Plants Might Be Better Problem-Solvers Than Humans When It Comes To Air Pollution

Australian researchers from the Commonwealth Scientific and Industrial Research Organisation (CSIRO) has stated an increase in how much CO2 are plants absorbing from the atmosphere. According to their study land-based vegetation is sucking up 17 percent more carbon dioxide than 30 years ago.

Even more interesting is that now plants are doing it significantly more efficiently, as they use less water to do that. “We found that rising CO2 levels are causing the world’s plants to become more water-wise, almost everywhere, whether in dry places or wet ones,” the Australian scientists say.

Emissions of carbon dioxide produced by humans (primarily caused by the combustion of fossil fuels) have been growing relentlessly since the beginning of the industrial revolution. Since that time, CO2 levels in the atmosphere have risen from about 280 parts per million to 387 parts per million, a 39 percent increase.

Picture: Unsplash/Fancycrave

And all of this extra carbon needs to go somewhere. So far, around 30 percent of the extra carbon people have put into the atmosphere is taken up by plants. Another 25 percent of the extra carbon dioxide is dissolved by the oceans, but the rest remain in the atmosphere.

According to NASA research published last year, the Earth’s vegetated lands has shown significant greening over the last 35 years largely due to rising levels of atmospheric carbon dioxide. Combining this with the fact that plants are absorbing more CO2 is supposed to have a positive outcome for us. But we should understand that we can’t hope the plants will save the world on their own. There’s just too much CO2 piping into the atmosphere, and increasing carbon uptake comes at a cost for plants. In a new study, researchers from the Harvard’s School of Public Health proved that carbon dioxide in the Earth’s atmosphere will lessen the nutritional content (protein, iron and zinc in particular) of many crops. According to this study, if CO2 levels continue to rise as projected, the populations of 18 countries may lose more than 5% of their dietary protein by 2050 due to a decline in the nutritional value of rice, wheat, and other staple crops. Researchers estimate that roughly an additional 150 million people may be placed at risk of protein deficiency because of elevated levels of CO2 in the atmosphere.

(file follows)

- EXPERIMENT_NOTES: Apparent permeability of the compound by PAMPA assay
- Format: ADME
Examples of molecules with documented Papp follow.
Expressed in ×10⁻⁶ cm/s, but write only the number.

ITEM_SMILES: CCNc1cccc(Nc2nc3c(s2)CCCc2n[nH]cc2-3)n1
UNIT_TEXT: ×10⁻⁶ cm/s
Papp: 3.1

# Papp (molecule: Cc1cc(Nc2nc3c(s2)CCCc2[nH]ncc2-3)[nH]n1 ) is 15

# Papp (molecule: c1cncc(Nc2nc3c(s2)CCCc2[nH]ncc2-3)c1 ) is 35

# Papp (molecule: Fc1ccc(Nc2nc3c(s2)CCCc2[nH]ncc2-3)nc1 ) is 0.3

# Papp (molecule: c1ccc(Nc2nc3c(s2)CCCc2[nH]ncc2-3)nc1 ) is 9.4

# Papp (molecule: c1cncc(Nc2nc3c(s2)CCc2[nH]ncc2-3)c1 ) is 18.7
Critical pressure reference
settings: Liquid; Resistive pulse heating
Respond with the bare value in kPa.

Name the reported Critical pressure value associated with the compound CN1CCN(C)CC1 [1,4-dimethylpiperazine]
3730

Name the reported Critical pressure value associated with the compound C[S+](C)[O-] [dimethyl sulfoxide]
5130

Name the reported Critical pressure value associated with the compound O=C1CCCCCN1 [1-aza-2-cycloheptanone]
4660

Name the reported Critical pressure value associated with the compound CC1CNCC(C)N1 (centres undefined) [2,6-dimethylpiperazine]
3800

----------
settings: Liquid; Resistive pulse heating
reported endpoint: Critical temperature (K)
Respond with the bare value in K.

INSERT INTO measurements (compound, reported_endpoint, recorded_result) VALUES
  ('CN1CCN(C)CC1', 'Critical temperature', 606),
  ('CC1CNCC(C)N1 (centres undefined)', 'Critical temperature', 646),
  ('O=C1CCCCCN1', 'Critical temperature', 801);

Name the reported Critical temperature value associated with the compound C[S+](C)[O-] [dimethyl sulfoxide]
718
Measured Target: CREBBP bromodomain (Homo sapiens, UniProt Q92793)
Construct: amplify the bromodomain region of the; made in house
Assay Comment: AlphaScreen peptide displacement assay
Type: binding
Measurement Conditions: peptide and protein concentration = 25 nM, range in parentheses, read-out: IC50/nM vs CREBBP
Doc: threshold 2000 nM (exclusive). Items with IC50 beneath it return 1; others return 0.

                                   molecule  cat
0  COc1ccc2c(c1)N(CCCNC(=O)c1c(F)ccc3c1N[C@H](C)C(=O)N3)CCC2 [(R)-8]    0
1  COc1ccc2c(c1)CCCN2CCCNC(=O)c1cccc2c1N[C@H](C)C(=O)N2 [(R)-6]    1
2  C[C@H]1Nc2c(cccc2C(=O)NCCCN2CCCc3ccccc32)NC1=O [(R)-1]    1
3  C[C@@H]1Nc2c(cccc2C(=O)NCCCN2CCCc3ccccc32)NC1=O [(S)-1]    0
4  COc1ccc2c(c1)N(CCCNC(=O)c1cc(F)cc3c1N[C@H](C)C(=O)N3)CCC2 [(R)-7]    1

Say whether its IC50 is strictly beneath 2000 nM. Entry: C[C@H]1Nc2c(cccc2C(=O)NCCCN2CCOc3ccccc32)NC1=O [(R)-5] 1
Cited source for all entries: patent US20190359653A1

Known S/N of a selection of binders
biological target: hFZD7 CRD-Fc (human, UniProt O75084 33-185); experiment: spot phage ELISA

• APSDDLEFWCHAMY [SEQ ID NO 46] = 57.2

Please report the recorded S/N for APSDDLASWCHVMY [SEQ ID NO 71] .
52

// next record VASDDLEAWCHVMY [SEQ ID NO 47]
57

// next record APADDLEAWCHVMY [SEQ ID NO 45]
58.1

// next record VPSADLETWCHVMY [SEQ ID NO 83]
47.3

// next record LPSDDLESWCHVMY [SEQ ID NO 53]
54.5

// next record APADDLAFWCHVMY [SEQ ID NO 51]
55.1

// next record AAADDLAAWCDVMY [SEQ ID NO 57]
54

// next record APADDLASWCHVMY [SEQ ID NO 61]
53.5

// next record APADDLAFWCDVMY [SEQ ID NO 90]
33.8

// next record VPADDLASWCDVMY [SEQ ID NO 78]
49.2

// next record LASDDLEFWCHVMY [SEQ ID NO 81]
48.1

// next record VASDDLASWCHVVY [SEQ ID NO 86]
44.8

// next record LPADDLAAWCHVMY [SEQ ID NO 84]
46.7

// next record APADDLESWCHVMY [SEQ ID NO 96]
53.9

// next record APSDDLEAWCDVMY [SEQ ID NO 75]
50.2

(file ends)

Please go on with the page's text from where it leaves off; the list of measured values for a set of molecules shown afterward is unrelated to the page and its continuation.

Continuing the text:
Picture: Unsplash/ricke 76

Whether plants are compensating the harm we had done to our environment or not, we humans should remember that we and our children will have to live with the consequences of our actions – the loss of animal species and plant groups that weren’t able to adapt fast enough, rising sea levels that will result in millions of refugees, food scarcity, water insecurity and more weather extremes. We are going to pay for what we are doing in one way or another. The best way to pay for it is to start acting immediately by tackling the root causes of environmental problems and cutting greenhouse gas emissions.

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